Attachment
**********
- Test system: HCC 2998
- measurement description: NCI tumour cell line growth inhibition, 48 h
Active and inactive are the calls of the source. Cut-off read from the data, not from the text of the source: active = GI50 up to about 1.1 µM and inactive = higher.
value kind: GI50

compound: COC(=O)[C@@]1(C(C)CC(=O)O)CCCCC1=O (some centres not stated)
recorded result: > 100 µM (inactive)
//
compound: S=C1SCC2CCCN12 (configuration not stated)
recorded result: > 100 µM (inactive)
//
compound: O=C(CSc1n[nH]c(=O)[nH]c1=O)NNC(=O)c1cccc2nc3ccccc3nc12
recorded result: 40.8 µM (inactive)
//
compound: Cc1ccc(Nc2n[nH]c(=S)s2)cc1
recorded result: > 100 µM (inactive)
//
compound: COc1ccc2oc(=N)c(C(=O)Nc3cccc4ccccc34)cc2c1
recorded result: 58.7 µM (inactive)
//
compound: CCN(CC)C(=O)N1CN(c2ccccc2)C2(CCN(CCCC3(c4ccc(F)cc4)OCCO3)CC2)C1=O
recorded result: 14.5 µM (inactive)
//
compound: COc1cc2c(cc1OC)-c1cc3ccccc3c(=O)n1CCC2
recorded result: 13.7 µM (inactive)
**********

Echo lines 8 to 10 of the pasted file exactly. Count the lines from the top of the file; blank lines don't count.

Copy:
compound: S=C1SCC2CCCN12 (configuration not stated)
recorded result: > 100 µM (inactive)
//